• Gruinard Bay
  • Poolewe
  • Gairloch
  • Loch Maree
  • Torridon
  • Applecross
The North Coast 500 Alternative Itinerary Highlights

The majority of the above, PLUS:

  • Achnanclach Bothy & Loch Loyal Wild Swimming
  • Ben Hope & Waterfall Swimming
  • Balnakeil Beach
  • Balnakeil Craft Village
  • Faraid Head
  • Kearvaig Bothy
  • Cape Wrath
  • Oldshoremore Beach
  • Polin Beach & Shegra Beach
  • Sandwood Bay
  • Handa Island & Shorehouse Restaurant
  • Scourie Headland Walk
  • Clashnessie Falls
  • Old Man of Stoer Walk
  • Achmelvich Bay
  • Alltan’abradhan Bay
  • Suileag Bothy & Suilven
  • Stac Pollaidh
  • Shenavall Bothy & the Fisherfield 6
  • Shenavall Bothy & An Teallach
  • Mellon Udrigle Beach
  • Mellon Charles & the Perfume Studio
  • Firemore Beach
  • Big Sand, Gairloch
  • The Badachro Inn
  • Red Point Beach
  • Beinn Eighe Ridge

Doesn’t that speak for itself? Focus on the west of Scotland, take some detours off the classic North Coast 500 itinerary and you’ll find a world of things to see.

WEE TIP: We love keeping a log of our trips with lots of notes and polaroid photos, and found this cute NC500 log book a really nice way of keeping track of the places we wild camped, the route we took, and memories of each day!

The North Coast 500 Alternative Route Itinerary

So, how long do you need? Where will you actually go? This is the North Coast 500 itinerary we followed, and if you stick to something similar, you’re going to have an amazing trip. We’ve also included a list of some possible extensions at the end, which you may want to think about if you have longer.

Day 1 (drive north)

After half-days at work on Day 1, we hit the road. That means this also works for people that fly in and arrive in Glasgow or Edinburgh in the afternoon. You can get straight up north in a night.

WEE TIP: Café Ralia makes for a decent pit stop on the A9. Be sure to avoid Blair Atholl, it’s the worst place in Scotland. We also found a local shop in Ardgay with an impressive whisky collection and public toilets nearby too.

We drove all the way north to Achnanclach Bothy and spent the night there enjoying whisky, the fire, and wild swimming. Check out our full post in Part 1: Around Tongue.

  • Highlight: the Lairg landscape (on your drive north)
  • Sleep: Achnanclach Bothy
girl standing at mountain summit of Ben Hope in Scotland
summit views at Ben Hope
Day 2 (around Tongue – Durness)

Now you’re only a 45-minute drive from the Ben Hope car park! Enjoy your climb before a scenic drive takes you to Durness via Ceannabeinne Beach. Re-charge at Sango Sands Restaurant and Bar, photograph the Sango Sands Steps and take in beautiful Balnakeil Beach. You can even spot puffins on the Faraid Head walk. Check out our full post in Part 2: Tongue – Durness for more things to see, restaurants and accommodation.

  • Highlight: Ceannabeinne Beach
  • Sleep: Balnakeil Beach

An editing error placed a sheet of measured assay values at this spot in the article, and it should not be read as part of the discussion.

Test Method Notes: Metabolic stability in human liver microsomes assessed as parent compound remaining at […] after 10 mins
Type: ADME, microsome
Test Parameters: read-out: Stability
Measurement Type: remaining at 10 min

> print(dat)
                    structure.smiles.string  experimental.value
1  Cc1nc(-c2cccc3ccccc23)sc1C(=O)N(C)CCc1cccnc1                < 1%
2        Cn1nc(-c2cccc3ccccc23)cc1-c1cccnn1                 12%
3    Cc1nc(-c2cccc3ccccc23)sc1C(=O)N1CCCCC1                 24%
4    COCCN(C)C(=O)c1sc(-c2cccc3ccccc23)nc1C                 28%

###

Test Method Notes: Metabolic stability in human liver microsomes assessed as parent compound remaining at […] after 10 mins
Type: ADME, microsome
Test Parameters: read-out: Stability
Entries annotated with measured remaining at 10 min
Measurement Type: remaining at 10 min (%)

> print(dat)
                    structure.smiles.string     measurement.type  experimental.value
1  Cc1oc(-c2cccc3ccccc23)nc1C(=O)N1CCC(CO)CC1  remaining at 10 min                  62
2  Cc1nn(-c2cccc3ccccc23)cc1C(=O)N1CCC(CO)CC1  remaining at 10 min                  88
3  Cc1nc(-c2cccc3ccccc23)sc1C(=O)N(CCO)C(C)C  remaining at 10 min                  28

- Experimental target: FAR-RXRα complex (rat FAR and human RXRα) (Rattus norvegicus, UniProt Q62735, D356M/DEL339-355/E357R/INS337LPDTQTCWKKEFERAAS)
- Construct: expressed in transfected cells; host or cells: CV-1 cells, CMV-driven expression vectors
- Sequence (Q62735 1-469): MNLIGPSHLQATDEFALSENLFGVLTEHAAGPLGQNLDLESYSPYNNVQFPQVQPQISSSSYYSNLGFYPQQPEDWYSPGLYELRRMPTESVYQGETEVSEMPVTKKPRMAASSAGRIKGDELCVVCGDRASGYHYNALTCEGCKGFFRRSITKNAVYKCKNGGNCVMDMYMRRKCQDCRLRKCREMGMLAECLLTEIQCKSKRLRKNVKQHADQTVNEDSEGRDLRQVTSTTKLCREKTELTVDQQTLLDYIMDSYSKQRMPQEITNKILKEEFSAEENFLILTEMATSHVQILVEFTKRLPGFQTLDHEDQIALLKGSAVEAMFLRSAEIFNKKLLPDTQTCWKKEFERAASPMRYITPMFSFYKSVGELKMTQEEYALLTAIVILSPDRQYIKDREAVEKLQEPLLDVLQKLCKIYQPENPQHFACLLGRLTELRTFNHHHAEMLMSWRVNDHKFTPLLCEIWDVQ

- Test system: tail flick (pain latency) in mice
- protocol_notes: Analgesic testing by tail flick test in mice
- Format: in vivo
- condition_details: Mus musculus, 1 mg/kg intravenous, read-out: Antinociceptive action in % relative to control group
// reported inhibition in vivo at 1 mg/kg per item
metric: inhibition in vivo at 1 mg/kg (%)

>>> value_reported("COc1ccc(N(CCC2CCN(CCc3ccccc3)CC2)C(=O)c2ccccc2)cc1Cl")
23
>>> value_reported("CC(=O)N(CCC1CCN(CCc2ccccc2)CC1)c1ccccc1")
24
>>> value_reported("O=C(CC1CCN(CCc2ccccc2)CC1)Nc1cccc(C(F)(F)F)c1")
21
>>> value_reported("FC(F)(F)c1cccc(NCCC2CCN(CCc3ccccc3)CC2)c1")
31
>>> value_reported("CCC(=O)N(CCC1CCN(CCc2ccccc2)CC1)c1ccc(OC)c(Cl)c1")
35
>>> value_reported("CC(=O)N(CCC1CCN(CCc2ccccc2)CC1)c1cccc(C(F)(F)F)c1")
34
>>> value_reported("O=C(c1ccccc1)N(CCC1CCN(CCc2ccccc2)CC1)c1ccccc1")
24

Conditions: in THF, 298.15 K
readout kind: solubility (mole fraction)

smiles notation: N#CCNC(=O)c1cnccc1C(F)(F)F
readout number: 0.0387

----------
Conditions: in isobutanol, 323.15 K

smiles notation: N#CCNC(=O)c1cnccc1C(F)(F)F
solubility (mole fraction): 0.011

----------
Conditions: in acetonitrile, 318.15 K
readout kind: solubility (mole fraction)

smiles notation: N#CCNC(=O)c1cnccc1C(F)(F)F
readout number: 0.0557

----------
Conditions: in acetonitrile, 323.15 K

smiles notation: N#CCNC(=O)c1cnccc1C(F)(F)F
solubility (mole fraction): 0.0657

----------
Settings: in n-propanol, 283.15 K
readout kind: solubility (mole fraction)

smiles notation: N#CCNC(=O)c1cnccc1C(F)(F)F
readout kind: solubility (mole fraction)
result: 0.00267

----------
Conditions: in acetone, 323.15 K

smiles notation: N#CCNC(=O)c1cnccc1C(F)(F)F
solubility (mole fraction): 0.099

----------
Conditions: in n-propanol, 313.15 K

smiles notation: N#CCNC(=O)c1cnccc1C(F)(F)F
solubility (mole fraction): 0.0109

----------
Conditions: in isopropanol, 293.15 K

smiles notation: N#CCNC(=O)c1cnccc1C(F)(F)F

A bird's eye view of Cieannabeinne Beach, white sands and turquoise waters

Day 3 (Durness and Kearvaig Bothy)

Enjoy waking up on Balnakeil with a morning swim. Check out Balnakeil Craft Village and, if caves are your thing (explain yourself), Smoo Caves too.

It’s not easy to narrow it down, but there’s every chance the next part was actually the highlight of our entire trip. You’ve come this far, just commit and go see Cape Wrath. Make sure to do it the best way possible, by spending an unforgettable night at Kearvaig Bothy on the way. Check out How to Get to Cape Wrath and A Guide to Kearvaig Bothy for more.

  • Highlight: Kearvaig Bothy
  • Sleep: Kearvaig Bothy
Day 4 (Cape Wrath and Spectacular Beaches)

Now we’re talking. Walk back from the bothy to the road and spend the morning at Cape Wrath. You’ll be back at East Keodale Pier for noon.

You’ve been busy so far climbing up hills and battling the elements at Cape Wrath. Take this afternoon to enjoy the beaches in Scotland’s beautiful north-west corner. After lengthy discussions, we decided Oldshoremore Beach was our favourite one on the whole trip. And to top it all off? A trip to the fabled Sandwood Bay. Find out everything you need to know about the area in Part 3: Durness – Scourie.

  • Highlight: Oldshoremore Beach
  • Sleep: Sandwood Bay
Day 5 (Sandwood to Scourie)

You’ve got a bit of a walk back to Blairmore Car Park from Sandwood Bay, but time is on your side. When you get back to the car, you might as well check out Polin Beach and Shegra Bay too. It’s a straightforward drive to Scourie where you can do the Scourie Headland Walk, set up your tent, and grab some tasty food for the night. Again, you’ll find everything you need to know about the area in Part 3: Durness – Scourie.

  • Highlight: fresh seafood
  • Sleep: Scourie Headland

wave crashing in front of sea stack at Sandwood Bay Scotland

Day 6 (Handa Island & Achmelvich)

You’re up early today – hopefully you didn’t enjoy too many local gins last night. Spend your morning on wonderful Handa Island. After all that bird-watching, enjoy the scenic drive to Achmelvich Bay. There are plenty of viewpoints on one of the best drives in the whole of Scotland. Find out where they are with our North Coast Alternative Route Part 4: Around Lochinver.

  • Highlight: the Unapool – Achmelvich drive
  • Sleep: Alltan’abradhan Beach
Suilven, Canisp and Cul Mor rise from nowhere near Lochinver
Breathtaking scenery in Assynt
Day 7 (Stac Pollaidh & Gruinard Bay)